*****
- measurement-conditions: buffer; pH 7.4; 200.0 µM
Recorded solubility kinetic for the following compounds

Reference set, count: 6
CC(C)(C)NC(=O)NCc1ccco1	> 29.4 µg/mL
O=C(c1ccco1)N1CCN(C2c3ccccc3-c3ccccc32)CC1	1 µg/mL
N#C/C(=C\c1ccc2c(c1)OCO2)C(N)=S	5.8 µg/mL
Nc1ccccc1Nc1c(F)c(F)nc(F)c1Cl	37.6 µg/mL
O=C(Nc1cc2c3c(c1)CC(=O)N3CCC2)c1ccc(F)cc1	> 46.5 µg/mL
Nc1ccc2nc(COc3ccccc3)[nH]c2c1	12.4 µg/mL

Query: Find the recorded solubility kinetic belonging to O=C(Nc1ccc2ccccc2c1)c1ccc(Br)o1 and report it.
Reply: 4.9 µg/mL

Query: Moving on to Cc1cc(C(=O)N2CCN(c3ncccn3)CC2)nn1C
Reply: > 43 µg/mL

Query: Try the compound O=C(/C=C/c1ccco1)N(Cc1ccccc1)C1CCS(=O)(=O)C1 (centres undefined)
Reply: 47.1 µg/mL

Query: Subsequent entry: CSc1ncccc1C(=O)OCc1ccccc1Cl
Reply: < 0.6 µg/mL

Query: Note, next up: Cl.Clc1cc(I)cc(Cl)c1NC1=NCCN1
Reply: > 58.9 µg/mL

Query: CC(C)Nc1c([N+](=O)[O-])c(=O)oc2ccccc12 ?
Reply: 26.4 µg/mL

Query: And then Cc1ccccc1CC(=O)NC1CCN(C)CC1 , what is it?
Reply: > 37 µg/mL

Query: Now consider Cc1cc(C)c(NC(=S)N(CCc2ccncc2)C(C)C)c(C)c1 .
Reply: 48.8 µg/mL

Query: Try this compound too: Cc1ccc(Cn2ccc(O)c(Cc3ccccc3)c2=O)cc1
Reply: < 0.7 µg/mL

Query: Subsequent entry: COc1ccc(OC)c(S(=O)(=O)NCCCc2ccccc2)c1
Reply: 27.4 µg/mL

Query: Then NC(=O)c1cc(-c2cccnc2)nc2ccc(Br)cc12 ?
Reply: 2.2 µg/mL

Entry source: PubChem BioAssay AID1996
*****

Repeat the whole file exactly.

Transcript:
- measurement-conditions: buffer; pH 7.4; 200.0 µM
Recorded solubility kinetic for the following compounds

Reference set, count: 6
CC(C)(C)NC(=O)NCc1ccco1	> 29.4 µg/mL
O=C(c1ccco1)N1CCN(C2c3ccccc3-c3ccccc32)CC1	1 µg/mL
N#C/C(=C\c1ccc2c(c1)OCO2)C(N)=S	5.8 µg/mL
Nc1ccccc1Nc1c(F)c(F)nc(F)c1Cl	37.6 µg/mL
O=C(Nc1cc2c3c(c1)CC(=O)N3CCC2)c1ccc(F)cc1	> 46.5 µg/mL
Nc1ccc2nc(COc3ccccc3)[nH]c2c1	12.4 µg/mL

Query: Find the recorded solubility kinetic belonging to O=C(Nc1ccc2ccccc2c1)c1ccc(Br)o1 and report it.
Reply: 4.9 µg/mL

Query: Moving on to Cc1cc(C(=O)N2CCN(c3ncccn3)CC2)nn1C
Reply: > 43 µg/mL

Query: Try the compound O=C(/C=C/c1ccco1)N(Cc1ccccc1)C1CCS(=O)(=O)C1 (centres undefined)
Reply: 47.1 µg/mL

Query: Subsequent entry: CSc1ncccc1C(=O)OCc1ccccc1Cl
Reply: < 0.6 µg/mL

Query: Note, next up: Cl.Clc1cc(I)cc(Cl)c1NC1=NCCN1
Reply: > 58.9 µg/mL

Query: CC(C)Nc1c([N+](=O)[O-])c(=O)oc2ccccc12 ?
Reply: 26.4 µg/mL

Query: And then Cc1ccccc1CC(=O)NC1CCN(C)CC1 , what is it?
Reply: > 37 µg/mL

Query: Now consider Cc1cc(C)c(NC(=S)N(CCc2ccncc2)C(C)C)c(C)c1 .
Reply: 48.8 µg/mL

Query: Try this compound too: Cc1ccc(Cn2ccc(O)c(Cc3ccccc3)c2=O)cc1
Reply: < 0.7 µg/mL

Query: Subsequent entry: COc1ccc(OC)c(S(=O)(=O)NCCCc2ccccc2)c1
Reply: 27.4 µg/mL

Query: Then NC(=O)c1cc(-c2cccnc2)nc2ccc(Br)cc12 ?
Reply: 2.2 µg/mL

Entry source: PubChem BioAssay AID1996